On Thursday Jordanne & Farmer D headed down to Newport Beach for a planning and think session with the Planning Center and special guest John Thackara

They got there early and had a chance to chat with Thackara and few others before the meeting started.  Jordanne said that a lot of folks came up saying how much PTF was such an inspiration to them.   After breakfast was served, Thackara gave a presentation about the sustainable advances of European cities.

Farmer D was up next with a brief 15 minute presentation on the impact of one and the importance of starting small and not waiting for others to start.  On wrapping up, Farmer D left the audience there with three questions/challenges


Let the Sun Shine In

(on the one side of the slide was photo of a towering condo development within a few feet of a typical one story home)


For the End of the Century

“ I don’t think the American public has gripped in its gut what could happen.  We’re looking at a scenario where there’s no more agriculture in California.  I don’t actually see how they can keep their cities going.”

Secretary of Energy
Stephen Chu (Feb 3, 2009)


City codes could make it difficult to overcome the status quo.

Could “a bad apple” lead to the banning of what is still seen as new and different?

Jordanne said that many of the people took the thinking small to heart hearing them discuss that many people just think of the big picture and wait for funding or grants to start.  It’s all about stepping out and taking that first step on your own – earning your own way.

Then after everyone made their presentations each group took a challenge or a question posed by the presenters to a round table discussion where they would brainstorm to come up with solutions.  Those attending this session were made up of city officials, community activists, foundation and corporate representatives.

The one question that one group chose from Farmer D’s presentation was relating to revising city codes. Farmer D made reference to a So Cal city which is trying to outlaw chickens, ducks and more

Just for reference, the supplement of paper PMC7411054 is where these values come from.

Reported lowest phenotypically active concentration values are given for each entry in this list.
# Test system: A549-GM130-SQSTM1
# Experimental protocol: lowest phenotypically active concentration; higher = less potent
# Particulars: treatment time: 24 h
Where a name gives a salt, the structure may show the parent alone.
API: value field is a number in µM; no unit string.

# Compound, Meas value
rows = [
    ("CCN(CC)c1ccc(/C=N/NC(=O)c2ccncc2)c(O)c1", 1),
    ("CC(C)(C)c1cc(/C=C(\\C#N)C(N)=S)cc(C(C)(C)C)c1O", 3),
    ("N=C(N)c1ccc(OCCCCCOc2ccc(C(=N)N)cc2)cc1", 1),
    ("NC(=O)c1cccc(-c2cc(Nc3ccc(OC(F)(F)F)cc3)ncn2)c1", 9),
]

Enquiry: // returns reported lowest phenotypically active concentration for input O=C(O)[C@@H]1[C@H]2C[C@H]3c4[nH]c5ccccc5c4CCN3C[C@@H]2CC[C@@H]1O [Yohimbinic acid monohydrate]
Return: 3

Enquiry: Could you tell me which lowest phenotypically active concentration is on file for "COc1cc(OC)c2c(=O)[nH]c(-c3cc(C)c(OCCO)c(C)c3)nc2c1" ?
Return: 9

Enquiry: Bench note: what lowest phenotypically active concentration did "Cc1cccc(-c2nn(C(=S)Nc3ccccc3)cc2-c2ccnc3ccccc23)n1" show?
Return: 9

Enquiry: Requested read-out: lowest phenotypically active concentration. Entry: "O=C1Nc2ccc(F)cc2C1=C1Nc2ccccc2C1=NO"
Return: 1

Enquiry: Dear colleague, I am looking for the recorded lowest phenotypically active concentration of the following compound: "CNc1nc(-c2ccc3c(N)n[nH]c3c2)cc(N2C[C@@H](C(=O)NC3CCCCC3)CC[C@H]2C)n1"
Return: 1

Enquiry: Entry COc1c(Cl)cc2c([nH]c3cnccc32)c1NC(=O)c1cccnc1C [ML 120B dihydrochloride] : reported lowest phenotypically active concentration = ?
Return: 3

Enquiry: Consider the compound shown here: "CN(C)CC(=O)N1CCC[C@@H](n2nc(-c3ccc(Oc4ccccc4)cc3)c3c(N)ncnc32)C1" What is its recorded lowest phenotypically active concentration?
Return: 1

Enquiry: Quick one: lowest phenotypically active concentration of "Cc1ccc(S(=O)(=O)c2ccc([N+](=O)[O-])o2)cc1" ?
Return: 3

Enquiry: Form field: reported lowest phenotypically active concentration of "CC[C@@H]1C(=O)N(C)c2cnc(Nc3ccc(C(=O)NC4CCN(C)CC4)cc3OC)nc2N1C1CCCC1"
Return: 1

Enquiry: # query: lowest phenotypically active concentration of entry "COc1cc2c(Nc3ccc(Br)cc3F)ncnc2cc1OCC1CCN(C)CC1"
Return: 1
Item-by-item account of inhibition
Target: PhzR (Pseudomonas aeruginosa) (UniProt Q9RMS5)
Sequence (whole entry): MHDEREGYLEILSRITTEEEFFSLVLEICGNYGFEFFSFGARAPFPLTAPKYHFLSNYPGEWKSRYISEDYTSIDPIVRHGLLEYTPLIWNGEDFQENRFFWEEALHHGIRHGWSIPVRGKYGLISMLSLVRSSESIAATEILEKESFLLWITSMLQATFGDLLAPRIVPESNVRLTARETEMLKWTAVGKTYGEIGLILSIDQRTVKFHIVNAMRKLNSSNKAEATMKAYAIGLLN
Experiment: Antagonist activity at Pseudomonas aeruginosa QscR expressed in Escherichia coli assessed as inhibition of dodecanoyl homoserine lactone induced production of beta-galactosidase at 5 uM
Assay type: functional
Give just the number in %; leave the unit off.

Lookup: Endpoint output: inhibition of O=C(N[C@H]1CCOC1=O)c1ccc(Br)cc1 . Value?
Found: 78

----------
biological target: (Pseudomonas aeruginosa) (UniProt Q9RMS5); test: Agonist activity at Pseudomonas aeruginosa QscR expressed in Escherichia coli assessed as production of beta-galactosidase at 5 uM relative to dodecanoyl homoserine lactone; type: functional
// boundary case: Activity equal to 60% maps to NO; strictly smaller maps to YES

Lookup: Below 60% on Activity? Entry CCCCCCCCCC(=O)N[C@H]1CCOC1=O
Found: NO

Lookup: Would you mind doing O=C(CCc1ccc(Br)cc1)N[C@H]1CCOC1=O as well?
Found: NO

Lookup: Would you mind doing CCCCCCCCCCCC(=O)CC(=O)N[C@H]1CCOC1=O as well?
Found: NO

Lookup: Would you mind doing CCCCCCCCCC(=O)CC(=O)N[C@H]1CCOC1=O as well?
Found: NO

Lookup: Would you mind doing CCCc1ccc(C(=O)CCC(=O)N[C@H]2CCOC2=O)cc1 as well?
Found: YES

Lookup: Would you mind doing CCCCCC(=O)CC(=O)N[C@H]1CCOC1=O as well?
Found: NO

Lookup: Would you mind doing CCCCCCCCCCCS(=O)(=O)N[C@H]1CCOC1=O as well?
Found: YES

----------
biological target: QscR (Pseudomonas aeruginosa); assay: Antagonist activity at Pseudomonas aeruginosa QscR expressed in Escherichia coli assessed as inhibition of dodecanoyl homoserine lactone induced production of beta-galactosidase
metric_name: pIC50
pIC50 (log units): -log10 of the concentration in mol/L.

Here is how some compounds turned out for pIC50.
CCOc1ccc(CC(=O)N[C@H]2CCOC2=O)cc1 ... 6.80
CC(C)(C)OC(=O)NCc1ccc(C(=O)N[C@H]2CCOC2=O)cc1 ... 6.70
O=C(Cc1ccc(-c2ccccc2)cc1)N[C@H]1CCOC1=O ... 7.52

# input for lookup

Jordanne of course threw her two, more like three, cents in over this, saying that there are ways to go about making responsible laws allowing pet chickens and other pet barnyard animals with respectable animal limits (like Pasadena) and issued permits if necessary.

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  1. Stacy says:

    Having grown up in San Clemente, I am disappointed and yet unsurprised by their proposed ordinance. Putting in more realistic limitations, like setback requirements (how LA deals with chickens) and acreage/animal requirements is much more realistic. At least the measure was postponed so they could revamp it with [hopefully!] more functional limitations. Education and licensing is a potential answer – even most of the people I know who research their animals before acquiring them learn they knew barely enough when they start keeping them – having an education program in place to convey the truly important, key points to folk before they take animals on wouldn’t be a bad thing. Most responsible animal owners I know would LOVE a detailed central source for data.

  2. Sinfonian says:

    That is just insane. I sure hope they don’t include you in that (I don’t know your area). If so, could you at least earn an exemption as a farm? You sell your crops and eggs to restaurants. That should more than qualify.

    Grrr. They should at the very least grandfather folks in.

  3. john thackara says:

    And hay: it was a pleasure and inspiration to meet with you. Thanks so much for taking the time to come.

  4. Urban Chicks: Raising Chickens in the City - Go Green - SustainLane says:

    […] as long as their home sits at least 100 feet from another house or lot. Residents who live on smaller lots cannot obtain permits.Although the proposal to ban all farm animals, such as chickens, cows and […]

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